PDEA serves freeze order on property of alleged Kuratong couple

Published February 15, 2021, 4:22 PM

by Calvin Cordova 

CEBU CITY–The Philippine Drug Enforcement Agency (PDEA) on Monday served a freeze order on a property owned by a couple who was suspected be members of the Kuratong Baleleng drug group.

Philippine Drug Enforcement Agency (MANILA BULLETIN)
Philippine Drug Enforcement Agency (MANILA BULLETIN)

No less than PDEA Director General Wilkins Villanueva led the hanging of a tarpaulin on the fence of a two-story house at the posh Nichol’s Park in Barangay Guadalupe.
“This property is under freeze order,” part of the notice printed on the tarpaulin read.
The freeze order was issued by the Special Second Division of the Court of Appeals.
The house which was said to be worth P5 million is owned by couple Artemio and Daisy Salas, who are wanted for illegal drug charges, said Villanueva.
Daisy is the sister of then Ozamis Mayor Reynaldo Parojinog, who was killed in a police raid in July 2017.  
“They are members of the Kuratong Baleleng drug group whose leader was the late mayor of Ozamis Reynaldo,” said Villanueva.
Villanueva said the role of the Salas couple was to launder the proceeds of drug group, said Villanueva.
“They have properties in Ozamis, Maasin and Cebu. It shows that this drug group has been operating in Cebu, Leyte and Ozamis,” said Villanueva.
Artemio Baculi, sub-group head of the Anti-Money Laundering Council’s anti-drug trafficking group, said the couple has seven bank accounts, 12 motor vehicles and assorted firearms that have already been frozen.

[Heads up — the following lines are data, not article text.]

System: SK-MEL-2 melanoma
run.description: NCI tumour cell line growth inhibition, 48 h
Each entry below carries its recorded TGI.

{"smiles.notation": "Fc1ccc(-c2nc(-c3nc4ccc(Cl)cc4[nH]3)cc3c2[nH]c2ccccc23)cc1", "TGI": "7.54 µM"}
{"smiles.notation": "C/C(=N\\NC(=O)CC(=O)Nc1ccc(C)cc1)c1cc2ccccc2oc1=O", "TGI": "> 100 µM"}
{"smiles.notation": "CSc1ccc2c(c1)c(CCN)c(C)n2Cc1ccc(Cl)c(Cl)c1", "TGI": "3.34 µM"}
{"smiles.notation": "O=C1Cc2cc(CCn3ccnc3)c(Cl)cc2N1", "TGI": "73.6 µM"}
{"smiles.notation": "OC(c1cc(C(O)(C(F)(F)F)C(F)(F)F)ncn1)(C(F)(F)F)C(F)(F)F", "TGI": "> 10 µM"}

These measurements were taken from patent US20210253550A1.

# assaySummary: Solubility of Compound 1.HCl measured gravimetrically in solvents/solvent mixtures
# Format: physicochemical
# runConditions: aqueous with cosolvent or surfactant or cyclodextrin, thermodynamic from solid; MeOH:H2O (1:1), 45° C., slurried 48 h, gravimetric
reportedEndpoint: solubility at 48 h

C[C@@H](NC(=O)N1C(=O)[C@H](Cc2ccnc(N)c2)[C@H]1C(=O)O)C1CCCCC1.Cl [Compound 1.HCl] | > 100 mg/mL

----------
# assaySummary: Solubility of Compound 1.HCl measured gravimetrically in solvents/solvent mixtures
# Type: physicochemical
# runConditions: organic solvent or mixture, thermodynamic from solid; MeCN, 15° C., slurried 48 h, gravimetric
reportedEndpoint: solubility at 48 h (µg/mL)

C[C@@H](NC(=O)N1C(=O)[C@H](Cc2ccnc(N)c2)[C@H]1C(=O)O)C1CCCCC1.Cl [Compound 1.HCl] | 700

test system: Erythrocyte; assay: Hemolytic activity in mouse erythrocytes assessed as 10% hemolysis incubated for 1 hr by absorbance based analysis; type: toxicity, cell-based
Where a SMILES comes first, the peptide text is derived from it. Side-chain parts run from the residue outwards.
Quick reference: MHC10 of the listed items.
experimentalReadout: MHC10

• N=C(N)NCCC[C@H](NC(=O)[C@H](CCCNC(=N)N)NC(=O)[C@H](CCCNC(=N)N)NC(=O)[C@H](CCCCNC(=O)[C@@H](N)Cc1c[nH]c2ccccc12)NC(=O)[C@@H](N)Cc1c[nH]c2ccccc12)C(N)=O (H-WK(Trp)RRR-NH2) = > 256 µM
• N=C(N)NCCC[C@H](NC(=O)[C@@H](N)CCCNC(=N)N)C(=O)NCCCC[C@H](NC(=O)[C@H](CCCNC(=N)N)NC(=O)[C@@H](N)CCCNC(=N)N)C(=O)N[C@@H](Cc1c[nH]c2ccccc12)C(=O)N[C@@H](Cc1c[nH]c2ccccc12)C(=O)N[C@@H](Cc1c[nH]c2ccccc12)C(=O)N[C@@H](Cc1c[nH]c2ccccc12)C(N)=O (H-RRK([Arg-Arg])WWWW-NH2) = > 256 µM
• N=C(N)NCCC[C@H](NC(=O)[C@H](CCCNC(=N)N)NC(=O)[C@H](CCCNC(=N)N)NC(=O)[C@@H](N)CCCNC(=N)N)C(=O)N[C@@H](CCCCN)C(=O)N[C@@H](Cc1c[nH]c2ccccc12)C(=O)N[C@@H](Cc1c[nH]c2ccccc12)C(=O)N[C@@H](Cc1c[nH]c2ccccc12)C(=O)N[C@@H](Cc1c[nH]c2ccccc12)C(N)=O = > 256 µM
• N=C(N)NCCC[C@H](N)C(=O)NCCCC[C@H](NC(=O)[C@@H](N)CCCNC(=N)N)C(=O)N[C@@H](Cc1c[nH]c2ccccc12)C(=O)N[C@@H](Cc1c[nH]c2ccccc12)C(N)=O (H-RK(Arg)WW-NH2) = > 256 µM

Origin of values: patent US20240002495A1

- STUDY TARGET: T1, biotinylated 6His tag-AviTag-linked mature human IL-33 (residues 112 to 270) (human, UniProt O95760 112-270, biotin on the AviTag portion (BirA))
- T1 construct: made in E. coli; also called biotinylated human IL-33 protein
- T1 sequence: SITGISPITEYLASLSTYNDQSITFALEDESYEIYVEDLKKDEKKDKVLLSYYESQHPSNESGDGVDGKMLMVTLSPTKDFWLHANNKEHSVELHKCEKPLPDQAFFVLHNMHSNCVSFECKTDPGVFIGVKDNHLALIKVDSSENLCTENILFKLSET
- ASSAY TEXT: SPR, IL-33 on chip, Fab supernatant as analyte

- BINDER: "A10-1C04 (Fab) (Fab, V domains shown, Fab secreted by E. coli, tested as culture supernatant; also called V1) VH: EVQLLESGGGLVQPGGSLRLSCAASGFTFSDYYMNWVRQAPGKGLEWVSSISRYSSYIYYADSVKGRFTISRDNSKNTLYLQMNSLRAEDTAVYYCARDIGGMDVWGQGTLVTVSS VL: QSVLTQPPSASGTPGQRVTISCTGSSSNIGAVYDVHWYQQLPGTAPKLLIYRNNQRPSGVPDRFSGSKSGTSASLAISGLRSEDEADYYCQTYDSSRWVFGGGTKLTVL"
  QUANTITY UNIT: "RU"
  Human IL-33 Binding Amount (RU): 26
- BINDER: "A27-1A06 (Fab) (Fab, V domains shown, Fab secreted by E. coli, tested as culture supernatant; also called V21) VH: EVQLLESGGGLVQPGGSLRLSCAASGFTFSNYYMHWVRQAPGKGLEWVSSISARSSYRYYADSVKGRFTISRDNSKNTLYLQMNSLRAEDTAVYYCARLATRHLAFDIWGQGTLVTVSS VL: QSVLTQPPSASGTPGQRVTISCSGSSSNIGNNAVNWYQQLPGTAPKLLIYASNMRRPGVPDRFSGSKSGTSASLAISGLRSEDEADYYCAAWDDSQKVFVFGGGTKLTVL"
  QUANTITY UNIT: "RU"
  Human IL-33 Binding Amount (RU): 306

“The freeze order is related to drug trafficking. That is the predicate crime that we used that’s why were able to freeze the properties,” said Baculi.
Baculi said the couple’s bank’s transactions involved millions of pesos.
“Our bank inquiry is ongoing but this involves millions that did not commensurate with their source of income. They said they were security officers but they managed to transact millions and they were able to acquire these kind of properties,” said Baculi.
Villanueva said the freeze order will prohibit the couple from selling the frozen properties.
“Freezing the properties will prevent the drug group from using these properties to run their operations. Freezing is part of our job, we want to bleed them with their own money,” said Villanueva.
After freezing, the next goal is to forfeit the property in favor of the government, said Villanueva.
Once forfeited, proceeds of the properties will be used in the anti-illegal drug campaign and in the rehabilitation and reintegration program of the government.